According to current recommendations, HMA therapy is most appropriate in higher-risk patients who are not candidates for transplant.5 In one randomized trial of higher-risk patients, azacitidine was found to provide a median survival of 24 months vs 15 months with standard chemotherapy, low-dose cytarabine, or supportive care.5,20 Trials of decitabine did not show similar survival improvements, but these trials tended toward higher-risk patient populations over a shorter time period, which complicates any true comparison. Overall, clinicians consider both of these HMAs comparable for use with drug choice left up to clinician and patient discretion.5

What do you consider key genetic mutations that should be addressed in high- or very high-risk MDS?

Mutations in isocitrate dehydrogenase 1 or 2 (IDH1 and IDH2) are important to identify at the time of diagnosis of high- or very high-risk MDS. These particular mutations lead to abnormal leukemogenesis.21 Mutated IDH1 or IDH2 are not common and are only found in approximately 4% to 12% of patients with MDS. However, two IDH inhibitors, specifically ivosidenib targeting IDH1 and enasidenib for IDH2, are approved by the United States Food and Drug Administration (FDA) for use in AML, but not in MDS. That said, they are in off-label use by some clinicians.21,22 Both agents are undergoing investigation in combination with azacitidine or with induction chemotherapy in patients with IDH-mutant MDS.19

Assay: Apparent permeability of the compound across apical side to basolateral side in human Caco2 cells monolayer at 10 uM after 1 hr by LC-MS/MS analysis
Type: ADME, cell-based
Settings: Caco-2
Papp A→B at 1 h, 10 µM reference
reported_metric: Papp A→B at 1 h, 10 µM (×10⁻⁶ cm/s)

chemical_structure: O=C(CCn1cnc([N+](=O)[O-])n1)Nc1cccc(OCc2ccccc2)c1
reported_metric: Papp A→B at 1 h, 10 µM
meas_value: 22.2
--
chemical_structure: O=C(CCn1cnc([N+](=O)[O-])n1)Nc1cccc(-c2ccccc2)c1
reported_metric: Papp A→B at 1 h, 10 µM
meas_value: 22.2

In terms of genetics, TP53 is an area of major challenge in MDS. TP53 mutations have been associated with higher blast percentages and lower platelet counts which are poor risk factors for this disease.23 APR-246 is a prodrug that binds to cysteines in mutant p53, reactivating the beneficial actions of TP53, namely its pro-apoptotic and cell cycle arrest functions. Data from a study combining APR-246 with azacitidine in patients with TP53-mutated MDS or AML has shown an overall response rate (ORR) of approximately 75% in the evaluable population per protocol, with a 63% response rate in the intent-to-treat (ITT) population.24 Data in patients with TP53-mutated MDS from another study demonstrated complete response (CR) in 61% of patients with MDS, with 41% of patients with MDS or AML achieving either complete or partial cytogenetic response.25 In January 2020, the FDA granted a breakthrough designation to this drug combination for the treatment of TP53-mutated MDS.26